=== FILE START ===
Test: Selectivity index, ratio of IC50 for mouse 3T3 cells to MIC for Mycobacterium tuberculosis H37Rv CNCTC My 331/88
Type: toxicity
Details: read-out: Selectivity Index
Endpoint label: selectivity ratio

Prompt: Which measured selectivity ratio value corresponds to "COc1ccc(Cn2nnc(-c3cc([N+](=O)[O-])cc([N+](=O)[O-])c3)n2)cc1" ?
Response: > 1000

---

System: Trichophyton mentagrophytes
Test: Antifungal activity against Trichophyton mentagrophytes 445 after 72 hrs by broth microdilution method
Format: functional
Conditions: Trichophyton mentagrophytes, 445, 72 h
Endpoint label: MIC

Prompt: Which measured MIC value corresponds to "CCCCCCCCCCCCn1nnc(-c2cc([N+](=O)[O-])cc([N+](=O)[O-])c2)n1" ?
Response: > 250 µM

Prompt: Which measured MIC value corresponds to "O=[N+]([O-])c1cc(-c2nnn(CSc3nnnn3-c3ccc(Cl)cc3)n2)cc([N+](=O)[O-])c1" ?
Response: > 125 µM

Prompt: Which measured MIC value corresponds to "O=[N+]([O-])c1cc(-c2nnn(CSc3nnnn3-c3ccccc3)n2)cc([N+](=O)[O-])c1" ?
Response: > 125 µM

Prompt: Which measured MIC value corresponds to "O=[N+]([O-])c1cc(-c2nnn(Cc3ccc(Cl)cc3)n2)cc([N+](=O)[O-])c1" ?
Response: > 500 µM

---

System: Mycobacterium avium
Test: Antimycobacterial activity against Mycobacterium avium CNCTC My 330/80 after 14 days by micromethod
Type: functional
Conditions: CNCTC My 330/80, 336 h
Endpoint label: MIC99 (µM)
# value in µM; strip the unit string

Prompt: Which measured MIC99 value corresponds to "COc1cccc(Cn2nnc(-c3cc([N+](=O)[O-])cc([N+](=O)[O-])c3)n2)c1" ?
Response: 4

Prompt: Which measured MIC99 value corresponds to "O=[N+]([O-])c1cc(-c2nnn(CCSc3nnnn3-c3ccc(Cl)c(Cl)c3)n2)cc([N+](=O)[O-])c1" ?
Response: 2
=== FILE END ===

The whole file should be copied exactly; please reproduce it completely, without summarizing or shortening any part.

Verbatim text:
Test: Selectivity index, ratio of IC50 for mouse 3T3 cells to MIC for Mycobacterium tuberculosis H37Rv CNCTC My 331/88
Type: toxicity
Details: read-out: Selectivity Index
Endpoint label: selectivity ratio

Prompt: Which measured selectivity ratio value corresponds to "COc1ccc(Cn2nnc(-c3cc([N+](=O)[O-])cc([N+](=O)[O-])c3)n2)cc1" ?
Response: > 1000

---

System: Trichophyton mentagrophytes
Test: Antifungal activity against Trichophyton mentagrophytes 445 after 72 hrs by broth microdilution method
Format: functional
Conditions: Trichophyton mentagrophytes, 445, 72 h
Endpoint label: MIC

Prompt: Which measured MIC value corresponds to "CCCCCCCCCCCCn1nnc(-c2cc([N+](=O)[O-])cc([N+](=O)[O-])c2)n1" ?
Response: > 250 µM

Prompt: Which measured MIC value corresponds to "O=[N+]([O-])c1cc(-c2nnn(CSc3nnnn3-c3ccc(Cl)cc3)n2)cc([N+](=O)[O-])c1" ?
Response: > 125 µM

Prompt: Which measured MIC value corresponds to "O=[N+]([O-])c1cc(-c2nnn(CSc3nnnn3-c3ccccc3)n2)cc([N+](=O)[O-])c1" ?
Response: > 125 µM

Prompt: Which measured MIC value corresponds to "O=[N+]([O-])c1cc(-c2nnn(Cc3ccc(Cl)cc3)n2)cc([N+](=O)[O-])c1" ?
Response: > 500 µM

---

System: Mycobacterium avium
Test: Antimycobacterial activity against Mycobacterium avium CNCTC My 330/80 after 14 days by micromethod
Type: functional
Conditions: CNCTC My 330/80, 336 h
Endpoint label: MIC99 (µM)
# value in µM; strip the unit string

Prompt: Which measured MIC99 value corresponds to "COc1cccc(Cn2nnc(-c3cc([N+](=O)[O-])cc([N+](=O)[O-])c3)n2)c1" ?
Response: 4

Prompt: Which measured MIC99 value corresponds to "O=[N+]([O-])c1cc(-c2nnn(CCSc3nnnn3-c3ccc(Cl)c(Cl)c3)n2)cc([N+](=O)[O-])c1" ?
Response: 2